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What is a Recession? And, Will We Have One Soon?

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It seems like economists are as confused as the rest of us with the state of the economy. Some are predicting a recession. Some say we are in one. Others believe we are through the worst we’ll see nothing but expansion in the near future. What’s the truth? Who knows. But, let’s explore what is a recession, if we will have one, and what impact it may have on you.

what is a recession

What is a Recession?

The most common definition of a recession is two consecutive quarters of contracted growth. Contracted growth is usually measured as a reduction of Gross Domestic Product (GDP).

However economists disagree about whether or not we are in a recession largely because there are different ways of measuring recession. Employment rates, interest rates, business investment, and consumer spending are other ways to assess the health of the economy and those measures are sending mixed signals.

If we stick with defining a recession as two consecutive quarters of contracted growth, then we do not seem to currently be in a recession.

There was a downturn lasting one quarter from the fourth quarter of 2021 to the first quarter of 2022. And, there was an extremely short but dramatic recession in the first half of 2020 at the start of the pandemic. And, while the economy is not growing rapidly, recent data suggests that it is still growing.

Source: https://fred.stlouisfed.org/series/GDPC1#0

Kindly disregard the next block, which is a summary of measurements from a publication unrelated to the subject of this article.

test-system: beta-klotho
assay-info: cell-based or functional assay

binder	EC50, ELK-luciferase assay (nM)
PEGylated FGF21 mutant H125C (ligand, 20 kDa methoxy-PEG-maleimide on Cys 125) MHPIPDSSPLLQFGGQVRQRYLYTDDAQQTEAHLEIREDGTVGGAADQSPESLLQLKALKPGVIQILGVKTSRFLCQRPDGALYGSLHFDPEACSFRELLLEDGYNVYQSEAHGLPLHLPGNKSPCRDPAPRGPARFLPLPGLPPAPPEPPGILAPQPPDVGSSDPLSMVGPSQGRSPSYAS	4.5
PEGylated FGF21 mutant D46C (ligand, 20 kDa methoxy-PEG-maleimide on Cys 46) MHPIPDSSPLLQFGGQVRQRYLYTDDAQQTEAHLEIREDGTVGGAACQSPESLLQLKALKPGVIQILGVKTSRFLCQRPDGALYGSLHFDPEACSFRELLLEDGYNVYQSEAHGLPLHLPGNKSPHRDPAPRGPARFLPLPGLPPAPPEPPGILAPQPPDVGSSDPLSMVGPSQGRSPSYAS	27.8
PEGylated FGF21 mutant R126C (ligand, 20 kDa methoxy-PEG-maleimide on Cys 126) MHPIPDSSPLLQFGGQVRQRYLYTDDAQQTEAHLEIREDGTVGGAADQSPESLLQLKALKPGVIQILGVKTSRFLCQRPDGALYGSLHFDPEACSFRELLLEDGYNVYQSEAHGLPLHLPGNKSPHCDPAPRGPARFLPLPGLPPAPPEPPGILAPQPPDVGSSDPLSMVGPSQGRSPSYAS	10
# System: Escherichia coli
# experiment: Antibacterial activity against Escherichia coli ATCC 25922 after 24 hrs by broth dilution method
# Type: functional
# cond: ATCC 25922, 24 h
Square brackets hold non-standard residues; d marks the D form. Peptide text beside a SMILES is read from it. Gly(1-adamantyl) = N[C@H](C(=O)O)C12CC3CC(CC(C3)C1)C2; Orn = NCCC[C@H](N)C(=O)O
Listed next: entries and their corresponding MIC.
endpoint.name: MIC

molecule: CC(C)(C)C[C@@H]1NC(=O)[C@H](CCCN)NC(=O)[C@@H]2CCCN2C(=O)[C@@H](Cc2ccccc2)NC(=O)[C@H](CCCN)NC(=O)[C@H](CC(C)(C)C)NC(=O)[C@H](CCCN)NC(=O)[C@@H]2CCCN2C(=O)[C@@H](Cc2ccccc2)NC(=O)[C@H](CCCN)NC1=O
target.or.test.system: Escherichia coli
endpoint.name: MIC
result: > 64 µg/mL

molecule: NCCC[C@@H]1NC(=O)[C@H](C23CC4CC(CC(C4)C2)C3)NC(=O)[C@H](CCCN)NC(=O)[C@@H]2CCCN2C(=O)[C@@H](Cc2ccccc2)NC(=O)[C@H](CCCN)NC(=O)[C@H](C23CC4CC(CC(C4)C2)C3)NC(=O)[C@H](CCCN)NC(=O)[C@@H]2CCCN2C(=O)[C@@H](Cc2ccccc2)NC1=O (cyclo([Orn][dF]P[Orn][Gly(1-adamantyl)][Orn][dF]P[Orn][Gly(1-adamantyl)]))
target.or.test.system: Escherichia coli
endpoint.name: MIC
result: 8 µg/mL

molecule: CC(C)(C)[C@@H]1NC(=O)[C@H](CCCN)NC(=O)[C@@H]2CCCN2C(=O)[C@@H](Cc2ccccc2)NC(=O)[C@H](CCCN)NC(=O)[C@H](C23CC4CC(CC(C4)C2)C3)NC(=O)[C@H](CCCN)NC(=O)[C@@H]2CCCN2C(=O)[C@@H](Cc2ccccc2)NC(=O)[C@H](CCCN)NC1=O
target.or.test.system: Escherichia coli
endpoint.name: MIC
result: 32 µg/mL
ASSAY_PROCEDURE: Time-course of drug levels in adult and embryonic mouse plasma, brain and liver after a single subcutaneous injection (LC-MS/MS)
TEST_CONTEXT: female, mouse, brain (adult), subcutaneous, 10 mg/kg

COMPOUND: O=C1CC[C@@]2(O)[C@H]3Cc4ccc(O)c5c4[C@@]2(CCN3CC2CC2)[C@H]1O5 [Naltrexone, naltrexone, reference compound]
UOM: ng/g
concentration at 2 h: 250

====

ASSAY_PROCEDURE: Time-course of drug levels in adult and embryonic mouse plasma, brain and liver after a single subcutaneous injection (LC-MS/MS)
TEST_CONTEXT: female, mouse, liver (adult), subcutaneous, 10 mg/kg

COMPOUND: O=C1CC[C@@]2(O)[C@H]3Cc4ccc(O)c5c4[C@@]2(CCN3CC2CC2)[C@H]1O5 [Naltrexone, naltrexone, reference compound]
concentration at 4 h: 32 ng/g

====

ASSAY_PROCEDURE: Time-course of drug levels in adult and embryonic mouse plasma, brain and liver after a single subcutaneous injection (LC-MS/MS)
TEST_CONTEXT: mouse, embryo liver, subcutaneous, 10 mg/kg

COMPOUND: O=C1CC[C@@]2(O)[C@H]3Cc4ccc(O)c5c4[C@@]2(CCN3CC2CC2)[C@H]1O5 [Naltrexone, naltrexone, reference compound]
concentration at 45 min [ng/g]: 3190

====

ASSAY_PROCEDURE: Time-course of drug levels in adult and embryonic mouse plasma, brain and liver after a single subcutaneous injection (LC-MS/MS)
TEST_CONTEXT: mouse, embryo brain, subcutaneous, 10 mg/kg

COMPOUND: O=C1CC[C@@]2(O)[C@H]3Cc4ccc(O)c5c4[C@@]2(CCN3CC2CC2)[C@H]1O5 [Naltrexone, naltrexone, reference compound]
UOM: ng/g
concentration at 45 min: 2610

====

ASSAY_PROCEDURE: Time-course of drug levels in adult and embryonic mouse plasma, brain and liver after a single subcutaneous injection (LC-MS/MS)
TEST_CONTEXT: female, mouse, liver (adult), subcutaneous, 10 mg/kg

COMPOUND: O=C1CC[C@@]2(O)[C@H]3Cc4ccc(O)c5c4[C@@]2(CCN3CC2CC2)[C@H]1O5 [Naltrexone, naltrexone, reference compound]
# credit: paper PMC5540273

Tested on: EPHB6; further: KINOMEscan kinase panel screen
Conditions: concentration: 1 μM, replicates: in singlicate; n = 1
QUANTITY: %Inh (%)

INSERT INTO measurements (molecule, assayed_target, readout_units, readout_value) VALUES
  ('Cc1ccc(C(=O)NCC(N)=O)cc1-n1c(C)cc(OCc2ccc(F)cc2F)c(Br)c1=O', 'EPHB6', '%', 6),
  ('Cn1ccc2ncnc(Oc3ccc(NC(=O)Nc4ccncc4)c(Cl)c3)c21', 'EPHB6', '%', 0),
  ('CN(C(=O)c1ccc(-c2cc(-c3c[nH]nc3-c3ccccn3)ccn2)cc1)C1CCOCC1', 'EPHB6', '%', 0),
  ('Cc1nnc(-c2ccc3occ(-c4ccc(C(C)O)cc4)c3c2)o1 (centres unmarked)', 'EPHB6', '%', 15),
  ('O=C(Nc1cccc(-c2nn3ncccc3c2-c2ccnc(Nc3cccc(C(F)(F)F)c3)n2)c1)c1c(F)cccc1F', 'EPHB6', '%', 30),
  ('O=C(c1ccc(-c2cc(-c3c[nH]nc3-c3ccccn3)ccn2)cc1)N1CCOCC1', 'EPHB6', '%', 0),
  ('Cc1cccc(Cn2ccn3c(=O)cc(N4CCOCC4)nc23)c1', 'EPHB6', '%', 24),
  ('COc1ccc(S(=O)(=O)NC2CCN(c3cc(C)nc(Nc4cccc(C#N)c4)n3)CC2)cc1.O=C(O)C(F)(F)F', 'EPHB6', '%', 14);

The National Bureau of Economic Research (NBER) is recognized as the organization that defines the starting and ending dates of U.S. recessions. NBER maintains that there is no fixed rule for defining a recession, but that it involves “a significant decline in economic activity spread across the economy, lasting more than a few months, normally visible in real GDP, real income, employment, industrial production, and wholesale-retail sales.”

Causes of recessions can vary and are often complex. They can be triggered by various factors, including financial crises, bursts of speculative bubbles, sharp declines in consumer or business confidence, adverse changes in government policies, disruptions in international trade, or significant external shocks such as natural disasters or global pandemics.

A recession can become a self-fulfilling prophecy through a mechanism called a “confidence spiral.” It works as follows:

  • When people perceive a recession is imminent, they start to reduce spending and become more cautious about their financial decisions.
  • This reduction in spending and investment can lead to lower business revenues and profits, potentially resulting in layoffs and reduced consumer income.
  • As a result, people’s expectations about the economy are confirmed, causing further reductions in spending and investment, thereby perpetuating the downward spiral.

Additionally, the behavior of market participants, including investors and businesses, can contribute to a self-fulfilling prophecy. If investors collectively decide to sell their assets due to expectations of a recession, it can lead to a market decline, further eroding confidence and causing economic conditions to deteriorate.

Confidence plays a crucial role in economic behavior, and when confidence is shaken, it can reinforce negative expectations and exacerbate a recessionary environment. Conversely, restoring confidence through effective policy measures and positive economic signals can help break the self-fulfilling cycle and support economic recovery.

An inverted yield curve: An inverted yield curve refers to a situation in which the interest rates on short-term bonds are higher than the interest rates on long-term bonds of the same credit quality. In other words, the yield curve, which typically slopes upward, becomes “inverted” and slopes downward.

Sudden stock market decline: A large decline in stock prices can be a sign of an oncoming recession since it signals pessimism about the future.